From the pastel-dotted reverie that is “The Umbrellas of Cherbourg” to the surreal, indolent, and fur-spun fairy tale of “Donkey Skin”, director Jacques Demy is known for scrambling levity with abstract realism. Even when he’s attempting to tone down the bombastic theatrics, he still finds ways to plunge his sword into strangeness – in 1972’s “The Pied Piper”, folk-phenom Donovan played the eponymous character with a Pharrell-sized hat, all while plague-ridden rats burrowed into discarded skulls. Pretty normal, fun stuff. Here, ten years later in 1982, Demy molts the absurd in favor of the moribund and dull. Set during a worker’s strike in 1955 Nantes, “Une Chambre en Ville” revolves around a simmering pot of lonely widows, penniless metalworkers, and fur coat wearing opportunists.
Demy’s melancholy musical is strung together by emphatically sung lines of dialogue. “Edmund is impotent!” one character sings. “See a doctor!” another wails out in a shaky vibrato. The theatrical carousel of emotions, between the central characters, mostly takes place in hideously colored rooms. Garish blue pinstripes, pool table greens, and moth eaten yellows appear in every scene with the uneasiness of a burned out light bulb. This, paired with the almost atonal melodies of Michel Colombier, makes for a strangely unpleasant waltz down the poorly lit hallways of a melodramatic and rambling France.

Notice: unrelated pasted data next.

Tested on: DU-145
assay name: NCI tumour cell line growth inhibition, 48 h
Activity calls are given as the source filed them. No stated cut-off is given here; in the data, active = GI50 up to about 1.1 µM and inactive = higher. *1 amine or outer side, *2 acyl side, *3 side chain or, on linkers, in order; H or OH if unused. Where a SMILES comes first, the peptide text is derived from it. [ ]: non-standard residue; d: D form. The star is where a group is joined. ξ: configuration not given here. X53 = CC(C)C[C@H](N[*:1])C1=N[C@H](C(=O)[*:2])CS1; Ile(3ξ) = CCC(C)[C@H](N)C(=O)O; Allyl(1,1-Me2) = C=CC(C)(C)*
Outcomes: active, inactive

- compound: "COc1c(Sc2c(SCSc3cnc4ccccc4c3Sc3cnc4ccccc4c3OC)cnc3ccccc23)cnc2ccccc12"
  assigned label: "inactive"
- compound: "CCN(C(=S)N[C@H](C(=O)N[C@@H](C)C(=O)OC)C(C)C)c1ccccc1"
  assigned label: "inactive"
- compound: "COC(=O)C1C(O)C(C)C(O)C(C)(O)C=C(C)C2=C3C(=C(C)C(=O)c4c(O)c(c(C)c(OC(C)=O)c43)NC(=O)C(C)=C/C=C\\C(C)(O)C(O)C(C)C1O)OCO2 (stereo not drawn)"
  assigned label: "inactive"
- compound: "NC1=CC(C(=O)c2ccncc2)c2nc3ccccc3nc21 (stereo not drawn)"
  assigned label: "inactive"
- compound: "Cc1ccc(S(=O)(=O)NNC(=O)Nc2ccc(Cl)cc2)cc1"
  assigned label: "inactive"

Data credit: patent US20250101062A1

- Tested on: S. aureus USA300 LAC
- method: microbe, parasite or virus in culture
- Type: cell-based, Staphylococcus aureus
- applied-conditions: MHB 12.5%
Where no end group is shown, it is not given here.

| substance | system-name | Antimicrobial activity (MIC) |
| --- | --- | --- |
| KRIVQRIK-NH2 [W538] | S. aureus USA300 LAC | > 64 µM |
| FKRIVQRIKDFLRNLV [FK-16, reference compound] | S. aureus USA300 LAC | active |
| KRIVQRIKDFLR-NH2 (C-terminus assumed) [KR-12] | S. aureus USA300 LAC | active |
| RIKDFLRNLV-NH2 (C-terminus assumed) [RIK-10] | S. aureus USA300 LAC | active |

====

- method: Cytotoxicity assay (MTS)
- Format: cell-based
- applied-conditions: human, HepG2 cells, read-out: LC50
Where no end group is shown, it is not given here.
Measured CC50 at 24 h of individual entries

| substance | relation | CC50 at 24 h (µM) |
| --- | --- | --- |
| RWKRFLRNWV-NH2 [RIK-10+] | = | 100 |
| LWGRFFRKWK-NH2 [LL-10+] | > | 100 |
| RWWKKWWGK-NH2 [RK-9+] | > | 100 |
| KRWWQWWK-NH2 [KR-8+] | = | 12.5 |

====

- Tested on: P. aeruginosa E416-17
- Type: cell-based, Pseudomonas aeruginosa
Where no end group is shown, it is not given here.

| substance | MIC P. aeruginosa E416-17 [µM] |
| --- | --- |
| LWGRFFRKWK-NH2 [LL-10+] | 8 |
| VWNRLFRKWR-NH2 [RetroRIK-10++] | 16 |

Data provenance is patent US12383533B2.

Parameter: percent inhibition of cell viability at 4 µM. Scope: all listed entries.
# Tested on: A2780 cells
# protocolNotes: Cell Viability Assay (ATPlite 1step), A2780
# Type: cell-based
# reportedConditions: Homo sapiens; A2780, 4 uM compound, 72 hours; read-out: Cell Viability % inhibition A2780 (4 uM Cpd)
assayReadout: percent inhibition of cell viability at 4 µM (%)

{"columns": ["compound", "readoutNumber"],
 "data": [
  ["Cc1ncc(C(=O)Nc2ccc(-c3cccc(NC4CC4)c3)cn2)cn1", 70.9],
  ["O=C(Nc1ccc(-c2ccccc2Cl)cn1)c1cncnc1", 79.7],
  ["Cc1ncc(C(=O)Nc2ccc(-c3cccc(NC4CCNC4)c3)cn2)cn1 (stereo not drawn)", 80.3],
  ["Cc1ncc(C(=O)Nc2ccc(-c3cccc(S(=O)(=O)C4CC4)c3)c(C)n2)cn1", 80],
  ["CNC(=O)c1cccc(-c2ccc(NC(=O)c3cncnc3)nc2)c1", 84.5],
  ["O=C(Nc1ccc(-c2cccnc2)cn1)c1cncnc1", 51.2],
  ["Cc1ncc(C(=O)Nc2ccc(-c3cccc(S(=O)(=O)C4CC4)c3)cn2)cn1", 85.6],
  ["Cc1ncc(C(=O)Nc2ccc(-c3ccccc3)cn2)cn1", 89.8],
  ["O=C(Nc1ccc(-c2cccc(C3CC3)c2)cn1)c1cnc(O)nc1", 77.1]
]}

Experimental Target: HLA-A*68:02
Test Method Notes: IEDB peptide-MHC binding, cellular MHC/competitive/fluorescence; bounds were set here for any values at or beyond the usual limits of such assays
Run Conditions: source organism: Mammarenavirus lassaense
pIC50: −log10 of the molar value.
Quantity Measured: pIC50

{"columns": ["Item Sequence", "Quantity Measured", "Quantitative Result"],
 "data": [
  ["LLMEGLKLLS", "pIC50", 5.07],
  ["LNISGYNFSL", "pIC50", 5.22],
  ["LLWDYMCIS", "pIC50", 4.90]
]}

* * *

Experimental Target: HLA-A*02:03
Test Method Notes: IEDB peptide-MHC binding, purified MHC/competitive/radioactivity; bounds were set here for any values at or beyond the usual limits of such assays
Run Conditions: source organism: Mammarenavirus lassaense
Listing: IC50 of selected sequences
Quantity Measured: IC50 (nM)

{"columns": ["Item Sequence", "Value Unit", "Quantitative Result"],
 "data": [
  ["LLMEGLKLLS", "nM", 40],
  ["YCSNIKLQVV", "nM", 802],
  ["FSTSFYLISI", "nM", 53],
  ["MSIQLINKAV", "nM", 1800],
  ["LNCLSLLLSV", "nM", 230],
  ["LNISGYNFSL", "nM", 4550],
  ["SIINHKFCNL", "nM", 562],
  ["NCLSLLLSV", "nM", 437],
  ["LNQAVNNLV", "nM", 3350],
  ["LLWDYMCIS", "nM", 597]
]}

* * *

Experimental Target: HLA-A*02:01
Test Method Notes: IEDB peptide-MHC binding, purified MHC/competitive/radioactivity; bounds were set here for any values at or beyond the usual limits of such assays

None of the characters in Demy’s circumlocutory opus offer reprieve from their own narcissism. François Guilbaud, the impoverished shipyard worker, bounds from room to room, flirting with its occupants or complaining about money to them. Edith Leroyer flashes everyone, intentionally or otherwise, in her fur coat for the duration of the film. And Margot Langlois, a woman who runs France’s first Airbnb, longs for her deceased son when she isn’t distracted by cigarettes. The dramatis personae, seen here, makes me groan longer than the sounding horns at a Minnesota Vikings home game.
Without likeable characters, distinguished music, or an engaging story, “Une Chambre en Ville” would have to patch the aforementioned holes with Demy’s trademark style – but the director’s madness and wit is nowhere to be found. Instead, we get warbling lines of dialogue, such as “I’m pregnant!” and “Oh, shit!”, being sung with an all too serious tenor.
There’s no real reason to unearth this film, unless you’re a Jacques Demy completest. Even then, be prepared to sit, mouth agape, with pain and disappointment in your eyes. Why are you doing this to me, Criterion? ♫ What did I do to deserrrrrve thissss? ♫